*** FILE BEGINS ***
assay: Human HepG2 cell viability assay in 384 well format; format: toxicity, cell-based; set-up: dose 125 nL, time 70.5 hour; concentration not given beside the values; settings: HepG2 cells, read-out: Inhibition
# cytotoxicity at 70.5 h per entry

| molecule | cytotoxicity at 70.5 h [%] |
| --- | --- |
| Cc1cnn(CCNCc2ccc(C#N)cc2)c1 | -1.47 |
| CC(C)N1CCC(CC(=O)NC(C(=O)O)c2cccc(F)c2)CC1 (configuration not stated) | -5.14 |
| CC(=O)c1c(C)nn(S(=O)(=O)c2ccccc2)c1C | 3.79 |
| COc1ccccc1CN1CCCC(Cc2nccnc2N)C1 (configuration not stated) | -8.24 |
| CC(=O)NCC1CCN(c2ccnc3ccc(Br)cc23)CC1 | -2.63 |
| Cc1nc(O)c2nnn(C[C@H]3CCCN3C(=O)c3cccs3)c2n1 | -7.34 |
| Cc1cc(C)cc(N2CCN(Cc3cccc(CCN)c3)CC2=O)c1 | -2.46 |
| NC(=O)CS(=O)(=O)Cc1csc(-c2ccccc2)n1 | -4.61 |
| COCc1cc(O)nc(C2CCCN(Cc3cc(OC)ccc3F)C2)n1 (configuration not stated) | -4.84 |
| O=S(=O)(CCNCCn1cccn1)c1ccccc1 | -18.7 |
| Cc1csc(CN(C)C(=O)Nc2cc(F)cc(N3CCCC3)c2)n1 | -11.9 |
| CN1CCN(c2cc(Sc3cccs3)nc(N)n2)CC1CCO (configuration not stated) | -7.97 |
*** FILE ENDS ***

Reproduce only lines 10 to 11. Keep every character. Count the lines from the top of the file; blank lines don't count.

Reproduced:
| Cc1nc(O)c2nnn(C[C@H]3CCCN3C(=O)c3cccs3)c2n1 | -7.34 |
| Cc1cc(C)cc(N2CCN(Cc3cccc(CCN)c3)CC2=O)c1 | -2.46 |